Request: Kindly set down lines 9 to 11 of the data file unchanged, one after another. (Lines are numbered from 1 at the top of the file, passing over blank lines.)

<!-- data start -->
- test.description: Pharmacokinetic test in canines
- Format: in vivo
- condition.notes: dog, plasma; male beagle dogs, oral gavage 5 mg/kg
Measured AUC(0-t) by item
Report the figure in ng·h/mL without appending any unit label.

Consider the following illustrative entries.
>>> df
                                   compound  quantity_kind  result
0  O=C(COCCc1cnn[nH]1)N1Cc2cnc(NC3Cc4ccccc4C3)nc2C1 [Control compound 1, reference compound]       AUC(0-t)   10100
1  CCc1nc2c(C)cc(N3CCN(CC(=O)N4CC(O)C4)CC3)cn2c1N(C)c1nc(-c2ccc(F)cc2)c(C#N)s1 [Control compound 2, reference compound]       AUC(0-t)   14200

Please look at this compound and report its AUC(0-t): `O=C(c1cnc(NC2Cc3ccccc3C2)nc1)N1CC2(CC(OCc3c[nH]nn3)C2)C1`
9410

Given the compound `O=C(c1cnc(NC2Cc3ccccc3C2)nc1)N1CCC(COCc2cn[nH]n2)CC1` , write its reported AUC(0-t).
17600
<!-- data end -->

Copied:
0  O=C(COCCc1cnn[nH]1)N1Cc2cnc(NC3Cc4ccccc4C3)nc2C1 [Control compound 1, reference compound]       AUC(0-t)   10100
1  CCc1nc2c(C)cc(N3CCN(CC(=O)N4CC(O)C4)CC3)cn2c1N(C)c1nc(-c2ccc(F)cc2)c(C#N)s1 [Control compound 2, reference compound]       AUC(0-t)   14200

Please look at this compound and report its AUC(0-t): `O=C(c1cnc(NC2Cc3ccccc3C2)nc1)N1CC2(CC(OCc3c[nH]nn3)C2)C1`